During Mass at Casa Santa Marta this morning Pope Francis reflected on the unique and unrepeatable opportunities each day offers to grow in faith and love of God. Reflecting on the day's readings, the Holy father noted there is "only one 'today', in our lives," - only one real, concrete today. Our temptation and everyone's temptation is to say: "Yes, I will do tomorrow," though this is the temptation of a "'tomorrow' there will not be," as Jesus says in the parable of the ten virgins - the five foolish ones who had not taken oil with them along with their lamps,
Pope Francis contrasted authentic hope, born out of trust in God, with the temptation of false idols offered by our modern world, such as money, power or physical beauty, in his General Audience today. "Hope is a primary need.." but we can get lost in our search for security by trusting in the false hopes offered by idols, that "confuse the mind and heart, and, instead of favouring life, they lead to death. The Pope then told a story he had heard in Buenos Aires of a very beautiful woman who was very proud of her beauty.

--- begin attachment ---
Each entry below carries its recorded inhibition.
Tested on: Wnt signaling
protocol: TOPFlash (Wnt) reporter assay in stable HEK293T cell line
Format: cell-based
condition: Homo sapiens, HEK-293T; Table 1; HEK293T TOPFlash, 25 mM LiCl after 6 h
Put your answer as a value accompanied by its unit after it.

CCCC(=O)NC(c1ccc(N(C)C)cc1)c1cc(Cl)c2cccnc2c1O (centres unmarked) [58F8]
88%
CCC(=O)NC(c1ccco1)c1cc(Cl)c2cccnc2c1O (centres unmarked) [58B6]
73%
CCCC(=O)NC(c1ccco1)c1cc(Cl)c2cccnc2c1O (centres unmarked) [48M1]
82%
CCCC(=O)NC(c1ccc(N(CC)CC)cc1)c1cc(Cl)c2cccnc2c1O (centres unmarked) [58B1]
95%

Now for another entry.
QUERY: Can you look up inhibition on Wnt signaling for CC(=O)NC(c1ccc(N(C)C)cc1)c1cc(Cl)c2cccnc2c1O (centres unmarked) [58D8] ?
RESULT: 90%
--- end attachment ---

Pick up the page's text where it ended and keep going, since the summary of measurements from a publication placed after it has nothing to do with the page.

Jesus had authority because He served the people, He was close to them and He was coherent. These three characteristics of Jesus' authority were highlighted by Pope Francis in his homily at the morning Mass at the Casa Santa Marta. The Holy Father noted, on the other hand, that the scribes behaved like princes. They taught with a clericalist authority. They were distant from the people - and didn't practice what they preached. The day's Gospel speaks of the amazement of the people because Jesus taught "as one who has authority" and not like the scribes: they were the 'authorities'